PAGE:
Stony Shorelines

As expected, fishing along the shorelines of lakes where the prevailing nor’wester hits the shoreline can be dynamite. Waves wash up food close to the shoreline. Snails are frequently dislodged from weed beds and tumble in the waves against the shore. The trout will often cruise right into water less than 30 centimetres deep, and their fins may be seen in the waves, or as large olive shapes slowly moving in the wash. A short cast on an angle into the wind and slow attentive retrieve in the waves should be tried.

Shallow Weedbeds

Some Canterbury lakes have extensive shallow weed beds. Moving your flies through the weed can sometimes be difficult without snagging up. It is worth persevering with though because trout graze on bountiful amounts of small snails in the weed beds and chase damselfly nymphs. Flies such as damselfly nymphs work well in lakes such as Grasmere, Sarah and Evelyn. The nymphs should be retrieved slowly over weed beds.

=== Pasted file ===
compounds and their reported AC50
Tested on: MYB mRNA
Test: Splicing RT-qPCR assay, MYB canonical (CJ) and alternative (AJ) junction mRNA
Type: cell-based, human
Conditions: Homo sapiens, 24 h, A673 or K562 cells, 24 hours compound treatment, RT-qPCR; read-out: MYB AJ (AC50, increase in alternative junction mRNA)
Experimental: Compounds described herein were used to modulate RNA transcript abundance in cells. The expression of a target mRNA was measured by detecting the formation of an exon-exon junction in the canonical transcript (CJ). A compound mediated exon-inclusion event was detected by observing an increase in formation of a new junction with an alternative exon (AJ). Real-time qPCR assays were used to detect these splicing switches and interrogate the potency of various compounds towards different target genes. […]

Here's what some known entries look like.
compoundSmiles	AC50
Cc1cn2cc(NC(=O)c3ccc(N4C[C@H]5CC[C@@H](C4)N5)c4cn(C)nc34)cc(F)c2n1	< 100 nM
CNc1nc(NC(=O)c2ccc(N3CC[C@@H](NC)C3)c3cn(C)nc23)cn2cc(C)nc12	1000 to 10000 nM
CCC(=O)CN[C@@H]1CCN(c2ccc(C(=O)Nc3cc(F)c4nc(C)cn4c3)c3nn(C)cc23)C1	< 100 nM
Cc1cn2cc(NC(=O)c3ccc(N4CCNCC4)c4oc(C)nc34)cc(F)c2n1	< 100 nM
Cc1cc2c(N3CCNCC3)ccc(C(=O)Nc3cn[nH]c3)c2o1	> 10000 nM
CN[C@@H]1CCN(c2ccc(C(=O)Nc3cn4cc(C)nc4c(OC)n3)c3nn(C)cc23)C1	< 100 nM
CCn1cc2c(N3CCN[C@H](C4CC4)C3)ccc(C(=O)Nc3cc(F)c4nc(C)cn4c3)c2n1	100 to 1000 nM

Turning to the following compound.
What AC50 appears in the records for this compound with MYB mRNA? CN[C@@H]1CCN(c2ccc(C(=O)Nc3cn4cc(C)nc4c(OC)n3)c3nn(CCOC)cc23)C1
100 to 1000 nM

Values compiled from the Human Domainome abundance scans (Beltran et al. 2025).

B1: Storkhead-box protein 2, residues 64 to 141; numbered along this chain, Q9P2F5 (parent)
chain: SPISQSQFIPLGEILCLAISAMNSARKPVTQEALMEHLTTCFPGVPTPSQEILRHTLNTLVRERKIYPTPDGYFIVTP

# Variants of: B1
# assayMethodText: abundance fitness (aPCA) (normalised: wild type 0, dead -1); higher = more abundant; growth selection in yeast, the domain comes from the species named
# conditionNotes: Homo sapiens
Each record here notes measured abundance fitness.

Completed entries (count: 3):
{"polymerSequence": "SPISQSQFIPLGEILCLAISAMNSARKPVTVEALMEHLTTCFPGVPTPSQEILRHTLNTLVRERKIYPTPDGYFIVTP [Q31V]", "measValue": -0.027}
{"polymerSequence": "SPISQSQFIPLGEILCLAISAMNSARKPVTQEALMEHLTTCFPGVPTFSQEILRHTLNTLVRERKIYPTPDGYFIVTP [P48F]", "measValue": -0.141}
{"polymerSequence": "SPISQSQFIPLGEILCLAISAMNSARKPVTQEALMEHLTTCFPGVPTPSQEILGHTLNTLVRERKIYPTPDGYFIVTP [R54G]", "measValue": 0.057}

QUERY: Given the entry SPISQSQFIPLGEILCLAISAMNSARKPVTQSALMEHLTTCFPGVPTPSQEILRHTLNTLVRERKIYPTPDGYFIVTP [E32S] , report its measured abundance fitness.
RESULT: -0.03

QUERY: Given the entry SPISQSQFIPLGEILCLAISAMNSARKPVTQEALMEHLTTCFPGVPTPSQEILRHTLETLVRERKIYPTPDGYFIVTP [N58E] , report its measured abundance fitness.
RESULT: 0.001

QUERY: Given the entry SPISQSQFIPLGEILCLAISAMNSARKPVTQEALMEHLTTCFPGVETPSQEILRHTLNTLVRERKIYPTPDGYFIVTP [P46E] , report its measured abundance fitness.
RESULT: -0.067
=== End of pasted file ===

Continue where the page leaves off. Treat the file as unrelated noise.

Shingle Banks

Several Canterbury lakes have shingle bars which are usually submerged, except when the lakes are at low levels. Snails, dragonfly nymphs and bullies thrive on shallow shingle banks. Midges also hatch over shingle banks. These areas are worth fishing with a small Hare ‘n Copper nymph or Water Boatman fly, as trout like to cruise the shallower water along the shingle banks.

Raupo around the shoreline of the small Maori Lakes, Canterbury High Country.

Raupo Stands

Areas of shallow shoreline sheltered by raupo beds should be looked at for cruising trout. Trout frequently cruise in these lake backwaters along the raupo. A small damselfly or dragonfly nymph is very effective when retrieved along the edge of the raupo. The shoreline of the Maori Lakes is swampy and hidden by reeds making them challenging to fish.

Overhanging Trees

Beech forests adjoining the shoreline are also favoured areas for cruising brown trout, which are low-light predators. Trout frequently seeks shade during the day and will cruise under overhanging trees. Trees, especially manuka, are home to many terrestrial insects such as green beetles and cicadas which fall onto the water. A small foam green beetle fished underneath or, next to, overhanging trees can be deadly.